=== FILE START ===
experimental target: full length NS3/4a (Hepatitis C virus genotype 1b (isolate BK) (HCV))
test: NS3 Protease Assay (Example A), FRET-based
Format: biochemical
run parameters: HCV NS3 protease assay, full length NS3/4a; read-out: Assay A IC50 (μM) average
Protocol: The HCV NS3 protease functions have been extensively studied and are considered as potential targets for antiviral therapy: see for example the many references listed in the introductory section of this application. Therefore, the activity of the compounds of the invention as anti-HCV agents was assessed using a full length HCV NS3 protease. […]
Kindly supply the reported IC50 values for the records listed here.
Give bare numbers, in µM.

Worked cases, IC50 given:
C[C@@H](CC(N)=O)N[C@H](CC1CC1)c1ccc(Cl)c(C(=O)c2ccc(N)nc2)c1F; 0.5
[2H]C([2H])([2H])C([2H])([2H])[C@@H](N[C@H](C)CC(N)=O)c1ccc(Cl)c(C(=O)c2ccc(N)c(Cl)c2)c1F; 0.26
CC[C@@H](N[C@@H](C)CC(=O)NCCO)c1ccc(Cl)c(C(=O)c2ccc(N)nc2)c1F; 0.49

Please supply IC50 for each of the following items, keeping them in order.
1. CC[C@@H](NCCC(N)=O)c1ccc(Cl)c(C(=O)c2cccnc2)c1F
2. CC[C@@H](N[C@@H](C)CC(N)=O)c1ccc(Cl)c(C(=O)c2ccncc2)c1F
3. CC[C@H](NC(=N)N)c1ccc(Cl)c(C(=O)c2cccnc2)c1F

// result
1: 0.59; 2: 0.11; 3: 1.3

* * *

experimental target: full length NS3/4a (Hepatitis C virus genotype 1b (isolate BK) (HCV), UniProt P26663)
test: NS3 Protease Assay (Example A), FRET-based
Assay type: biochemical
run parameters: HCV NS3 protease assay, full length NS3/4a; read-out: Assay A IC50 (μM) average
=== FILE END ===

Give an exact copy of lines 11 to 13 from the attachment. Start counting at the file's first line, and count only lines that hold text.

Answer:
CC[C@@H](N[C@@H](C)CC(=O)NCCO)c1ccc(Cl)c(C(=O)c2ccc(N)nc2)c1F; 0.49

Please supply IC50 for each of the following items, keeping them in order.
1. CC[C@@H](NCCC(N)=O)c1ccc(Cl)c(C(=O)c2cccnc2)c1F